In 1705, 20-year-old Bach walked 280 miles—that's right, walked—from the city of Arnstadt to Lübeck in northern Germany to hear a concert by the influential organist and composer Dieterich Buxtehude. He stuck around for four months to study with the musician [PDF]. Bach hoped to succeed Buxtehude as the organist of Lübeck's St. Mary's Church, but marriage to one of Buxtehude's daughters was a prerequisite to taking over the job. Bach declined, and walked back home.

4. He brawled with his students.

One of Bach’s first jobs was as a church organist in Arnstadt. When he signed up for the role, nobody told him he also had to teach a student choir and orchestra, a responsibility Bach hated. Not one to mince words, Bach one day lost patience with a error-prone bassoonist, Johann Geyersbach, and called him a zippelfagottist—that is, a “nanny-goat bassoonist.” Those were fighting words. Days later, Geyersbach attacked Bach with a walking stick. Bach pulled a dagger. The rumble escalated into a full-blown scrum that required the two be pulled apart.

5. He spent 30 days in jail for quitting his job.

When Bach took a job in 1708 as a chamber musician in the court of the Duke of Saxe-Weimar, he once again assumed a slew of responsibilities that he never signed up for. This time, he took it in stride, believing his hard work would lead to his promotion to kapellmeister (music director). But after five years, the top job was handed to the former kapellmeister’s son. Furious, Bach resigned and joined a rival court. As retribution, the duke jailed him for four weeks. Bach spent his time in the slammer writing preludes for organ.

6. The Brandenburg Concertos were a failed job application.

Around 1721, Bach was the head of court music for Prince Leopold of Anhalt-Köthen. Unfortunately, the composer reportedly didn’t get along with the prince’s new wife, and he started looking for a new gig. (Notice a pattern?) Bach polished some manuscripts that had been sitting around and mailed them to a potential employer, Christian Ludwig, the Margrave of Brandenburg. That package, which included the Brandenburg Concertos—now considered some of the most important orchestral compositions of the Baroque era—failed to get Bach the job [PDF].

7. He wrote an amazing coffee jingle.

Bach apparently loved coffee enough to write a song about it: "Schweigt stille, plaudert nicht" ("Be still, stop chattering"). Performed in 1735 at Zimmerman’s coffee house in Leipzig, the song is about a coffee-obsessed woman whose father wants her to stop drinking the caffeinated stuff. She rebels and sings this stanza:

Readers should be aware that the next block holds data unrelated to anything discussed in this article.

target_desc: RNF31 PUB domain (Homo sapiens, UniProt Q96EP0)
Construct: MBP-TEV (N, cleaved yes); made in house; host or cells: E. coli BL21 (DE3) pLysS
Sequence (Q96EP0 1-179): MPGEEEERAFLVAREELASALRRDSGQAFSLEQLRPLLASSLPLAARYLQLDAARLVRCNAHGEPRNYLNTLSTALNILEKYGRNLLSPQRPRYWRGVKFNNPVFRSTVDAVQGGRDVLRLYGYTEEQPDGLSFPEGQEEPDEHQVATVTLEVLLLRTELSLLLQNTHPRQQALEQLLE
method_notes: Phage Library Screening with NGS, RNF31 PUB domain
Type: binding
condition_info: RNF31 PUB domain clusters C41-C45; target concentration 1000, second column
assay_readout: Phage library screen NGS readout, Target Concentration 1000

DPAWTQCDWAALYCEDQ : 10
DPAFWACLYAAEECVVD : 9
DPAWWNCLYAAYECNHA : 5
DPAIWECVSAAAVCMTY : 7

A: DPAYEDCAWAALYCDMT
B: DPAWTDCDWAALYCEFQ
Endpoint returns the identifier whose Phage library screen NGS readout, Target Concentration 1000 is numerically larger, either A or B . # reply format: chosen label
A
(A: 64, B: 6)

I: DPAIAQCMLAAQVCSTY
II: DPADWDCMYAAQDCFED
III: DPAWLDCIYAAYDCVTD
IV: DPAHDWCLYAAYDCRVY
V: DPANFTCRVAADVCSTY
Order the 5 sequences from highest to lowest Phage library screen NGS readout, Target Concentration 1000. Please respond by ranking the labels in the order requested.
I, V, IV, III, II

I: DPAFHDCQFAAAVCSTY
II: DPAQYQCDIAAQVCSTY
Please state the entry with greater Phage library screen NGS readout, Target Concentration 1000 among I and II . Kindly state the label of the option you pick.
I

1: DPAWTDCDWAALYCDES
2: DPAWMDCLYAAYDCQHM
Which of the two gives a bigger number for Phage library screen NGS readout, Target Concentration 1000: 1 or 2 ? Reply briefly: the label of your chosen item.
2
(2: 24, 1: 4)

Ah! How sweet coffee tastes
More delicious than a thousand kisses
Milder than muscatel wine.
Coffee, I have to have coffee,
And, if someone wants to pamper me,
Ah, then bring me coffee as a gift!

8. If Bach challenged you to a keyboard duel, you were guaranteed to be embarrassed.

In 1717, Louis Marchand, a harpsichordist from France, was invited to play for Augustus, Elector of Saxony, and performed so well that he was offered a position playing for the court. This annoyed the court’s concertmaster, who found Marchand arrogant and insufferable. To scare the French harpsichordist away, the concertmaster hatched a plan with his friend, J.S. Bach: a keyboard duel. Bach and Marchand would improvise over a number of different styles, and the winner would take home 500 talers. But when Marchand learned just how talented Bach was, he hightailed it out of town.

9. Some of his music may have been composed to help with insomnia.

Some people are ashamed to admit that classical music, especially the Baroque style, makes them sleepy. Be ashamed no more! According to Bach’s earliest biographer, the Goldberg Variations were composed to help Count Hermann Karl von Keyserling overcome insomnia. (This story, to be fair, is disputed.) Whatever the truth, it hasn’t stopped the Andersson Dance troupe from presenting a fantastic Goldberg-based tour of performances called “Ternary Patterns for Insomnia.” Sleep researchers have also suggested studying the tunes’ effects on sleeplessness [PDF].

10. A botched eye surgery blinded him.

When Bach was 65, he had eye surgery. The “couching” procedure, which was performed by a traveling surgeon named John Taylor, involved shoving the cataract deep into the eye with a blunt instrument. Post-op, Taylor gave the composer eye drops that contained pigeon blood, mercury, and pulverized sugar. It didn’t work. Bach went blind and died shortly after. Meanwhile, Taylor moved on to botch more musical surgeries. He would perform the same procedure on the composer George Frideric Handel, who also went blind.

11. Nobody is 100 percent confident that Bach is buried in his grave.

In 1894, the pastor of St. John’s Church in Leipzig wanted to move the composer’s body out of the church graveyard to a more dignified setting. There was one small problem: Bach had been buried in an unmarked grave, as was common for regular folks at the time. According to craniologist Wilhelm His, a dig crew tried its best to find the composer but instead found “heaps of bones, some in many layers lying on top of each other, some mixed in with the remains of coffins, others already smashed by the hacking of the diggers.” The team later claimed to find Bach’s box, but there’s doubt they found the right (de)composer. Today, Bach supposedly resides in Leipzig’s St. Thomas Church.